""Beethoven composed his Fourth Piano Concerto in Vienna in the years 1803-06. In that period there was an unusually keen interest in the Orpheus legend; and so it is not surprising to learn that all three movements ... were undeclaredly—or better described secretly—based on that famous story."
December 11, 2010
The quest for meaning in Beethoven's Fourth Concerto has mainly focused on the second movement in its well-known association with Orpheus's descent into Hades to rescue his wife, Euridice, through the power of his lyre. This, Jander claims, was the generative movement of the entire concerto, influenced by Cluck's setting of the scene where Orpheus confronts the Furies in his opera Orfeo ed Euridice. In this book Jander culminates several decades of thinking and writing on the Fourth Concerto, expanding his thesis to connect the Orpheus legend to all three movements. The first two chapters reiterate much of Jander's previous research on Beethoven's awareness of the Orpheus legend and his creation of the dramatic narrative in the second movement. Jander then works backward to the first movement, asserting that the cyclic plan of the concerto mirrors the three "chapters" of the legend as told by Ovid in Metamorphoses. For the first and last movements, Beethoven worked within the confines of classical form, so in order to uncover the narrative, Jander looks at the moments when Beethoven departs from the norm. As "The Song of Orpheus" opens with the testing of his lyre, the fortepianist gently rolls the opening chord of the first movement; the orchestral tutti that follows relates to Orpheus's declaration on his art; building up to the fortissimo passage at mm. 50-60 where Orpheus proclaims "I would sing songs about boys beloved by gods." This nascent expression of homosexual desire becomes more explicit in the last movement, when Orpheus confronts a gang of "crazed women," the Bacchantes. Having lost Euridice, a bitter Orpheus turns against women in general. In retaliation for his misogyny, the Bacchantes torture and kill him, throwing his lyre into the River Hebrus. The music of the third movement depicts the attack, a violent act, Jander claims, best expressed on the fortepiano (the modern instrument being overly bombastic). The lyrical, second theme of the Rondo represents Orpheus's severed head floating down the river, calling Euridice's name (in Virgil's version of the story). As the loving couple is reunited in death, the lyre is transformed into a constellation of stars (mm. 546-53). The concerto concludes with the punishment of the Bacchantes. Clearly, this will be a controversial interpretation for some readers. Jander supports his theory through the analysis of numerous musical examples from the movements. He follows up his analysis with a study of the Mahler portrait of Beethoven from 1804 that he argues contains references to the concerto (the front cover of the book reproduces this image of Beethoven holding of a lyre). The final chapter offers a brief conclusion and chronology of events that shaped the concerto and this interpretation. A discography of recordings on period instruments is also included, as well as a bibliography and index.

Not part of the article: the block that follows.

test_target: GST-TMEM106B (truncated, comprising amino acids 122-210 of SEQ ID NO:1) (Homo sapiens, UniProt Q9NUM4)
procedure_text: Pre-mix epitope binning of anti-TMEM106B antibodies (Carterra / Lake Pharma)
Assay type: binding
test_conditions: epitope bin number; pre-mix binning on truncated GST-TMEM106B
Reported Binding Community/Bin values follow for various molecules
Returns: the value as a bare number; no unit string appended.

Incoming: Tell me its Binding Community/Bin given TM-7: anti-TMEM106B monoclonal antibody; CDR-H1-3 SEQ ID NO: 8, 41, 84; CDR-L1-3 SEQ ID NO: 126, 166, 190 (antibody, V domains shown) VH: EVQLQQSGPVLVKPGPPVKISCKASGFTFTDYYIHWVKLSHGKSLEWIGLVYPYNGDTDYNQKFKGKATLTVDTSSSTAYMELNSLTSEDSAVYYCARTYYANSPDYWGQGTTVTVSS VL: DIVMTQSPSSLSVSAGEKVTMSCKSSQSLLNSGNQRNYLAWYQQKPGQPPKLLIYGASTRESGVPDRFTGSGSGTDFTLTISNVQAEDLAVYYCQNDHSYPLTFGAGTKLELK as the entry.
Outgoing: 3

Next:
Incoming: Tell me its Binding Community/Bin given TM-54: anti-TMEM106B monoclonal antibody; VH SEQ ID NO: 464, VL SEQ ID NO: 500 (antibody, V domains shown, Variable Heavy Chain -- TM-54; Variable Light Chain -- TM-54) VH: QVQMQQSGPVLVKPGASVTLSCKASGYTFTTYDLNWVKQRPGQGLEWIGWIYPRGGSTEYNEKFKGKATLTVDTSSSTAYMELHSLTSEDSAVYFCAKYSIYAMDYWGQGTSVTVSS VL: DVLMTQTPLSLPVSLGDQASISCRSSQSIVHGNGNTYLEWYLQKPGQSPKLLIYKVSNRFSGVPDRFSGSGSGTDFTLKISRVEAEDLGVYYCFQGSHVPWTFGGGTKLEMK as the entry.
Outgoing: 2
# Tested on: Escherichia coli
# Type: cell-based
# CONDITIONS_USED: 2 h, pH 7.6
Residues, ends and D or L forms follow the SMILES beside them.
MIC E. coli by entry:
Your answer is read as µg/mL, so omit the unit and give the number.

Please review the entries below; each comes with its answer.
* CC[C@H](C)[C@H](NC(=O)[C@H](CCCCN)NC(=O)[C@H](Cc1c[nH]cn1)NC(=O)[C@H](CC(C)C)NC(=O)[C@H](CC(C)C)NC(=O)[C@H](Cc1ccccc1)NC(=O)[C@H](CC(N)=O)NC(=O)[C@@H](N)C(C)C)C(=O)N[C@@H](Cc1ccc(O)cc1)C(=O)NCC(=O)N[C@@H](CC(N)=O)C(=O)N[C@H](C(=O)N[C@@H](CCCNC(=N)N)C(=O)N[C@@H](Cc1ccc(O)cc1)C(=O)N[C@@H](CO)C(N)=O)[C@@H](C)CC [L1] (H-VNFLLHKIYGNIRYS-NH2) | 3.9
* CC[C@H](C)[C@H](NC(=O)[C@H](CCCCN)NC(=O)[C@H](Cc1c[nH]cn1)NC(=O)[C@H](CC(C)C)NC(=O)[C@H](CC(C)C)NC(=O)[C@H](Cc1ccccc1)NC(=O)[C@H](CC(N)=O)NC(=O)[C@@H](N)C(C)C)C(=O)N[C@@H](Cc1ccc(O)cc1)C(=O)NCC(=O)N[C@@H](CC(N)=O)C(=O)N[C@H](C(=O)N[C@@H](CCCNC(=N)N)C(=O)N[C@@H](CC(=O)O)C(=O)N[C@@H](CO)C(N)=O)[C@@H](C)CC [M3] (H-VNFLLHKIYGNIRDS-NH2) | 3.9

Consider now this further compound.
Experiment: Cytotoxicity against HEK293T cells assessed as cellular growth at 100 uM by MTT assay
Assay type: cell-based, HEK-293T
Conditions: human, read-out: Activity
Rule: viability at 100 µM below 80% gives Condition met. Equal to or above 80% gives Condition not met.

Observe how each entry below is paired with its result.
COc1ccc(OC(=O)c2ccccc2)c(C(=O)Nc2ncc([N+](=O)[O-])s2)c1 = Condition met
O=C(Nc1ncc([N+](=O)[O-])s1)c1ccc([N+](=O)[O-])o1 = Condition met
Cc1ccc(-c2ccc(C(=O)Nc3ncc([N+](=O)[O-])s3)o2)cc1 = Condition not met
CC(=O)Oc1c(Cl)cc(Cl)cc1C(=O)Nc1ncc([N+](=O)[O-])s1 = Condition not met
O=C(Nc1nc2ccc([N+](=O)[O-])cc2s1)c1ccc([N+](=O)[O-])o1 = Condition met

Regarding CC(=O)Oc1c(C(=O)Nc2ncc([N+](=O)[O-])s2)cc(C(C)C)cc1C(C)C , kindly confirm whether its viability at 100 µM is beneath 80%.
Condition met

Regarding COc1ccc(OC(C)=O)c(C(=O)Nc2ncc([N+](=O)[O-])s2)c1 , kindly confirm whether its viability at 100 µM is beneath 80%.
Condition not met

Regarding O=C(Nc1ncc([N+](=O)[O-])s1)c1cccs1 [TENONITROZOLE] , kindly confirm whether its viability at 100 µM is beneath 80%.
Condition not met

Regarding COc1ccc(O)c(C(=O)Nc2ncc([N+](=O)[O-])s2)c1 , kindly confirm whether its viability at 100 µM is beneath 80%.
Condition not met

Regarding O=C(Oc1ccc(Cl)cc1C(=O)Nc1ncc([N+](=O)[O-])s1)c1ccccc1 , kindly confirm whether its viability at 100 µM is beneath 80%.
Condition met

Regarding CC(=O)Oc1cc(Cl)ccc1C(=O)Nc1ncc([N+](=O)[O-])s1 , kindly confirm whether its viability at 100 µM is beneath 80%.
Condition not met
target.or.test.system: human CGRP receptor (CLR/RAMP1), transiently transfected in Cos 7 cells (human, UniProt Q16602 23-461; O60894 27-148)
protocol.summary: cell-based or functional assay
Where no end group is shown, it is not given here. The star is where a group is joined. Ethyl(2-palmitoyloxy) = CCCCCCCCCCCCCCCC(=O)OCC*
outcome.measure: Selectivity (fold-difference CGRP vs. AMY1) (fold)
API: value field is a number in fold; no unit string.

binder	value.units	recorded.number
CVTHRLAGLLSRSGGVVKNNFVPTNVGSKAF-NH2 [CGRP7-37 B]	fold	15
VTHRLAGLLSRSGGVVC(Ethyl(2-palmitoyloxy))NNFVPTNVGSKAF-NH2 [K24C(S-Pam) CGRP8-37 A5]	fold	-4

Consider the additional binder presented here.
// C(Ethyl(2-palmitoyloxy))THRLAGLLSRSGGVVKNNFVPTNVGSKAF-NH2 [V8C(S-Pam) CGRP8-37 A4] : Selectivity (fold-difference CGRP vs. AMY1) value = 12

The Beethoven Journal, Winter 2010 (Volume 25, Number 21)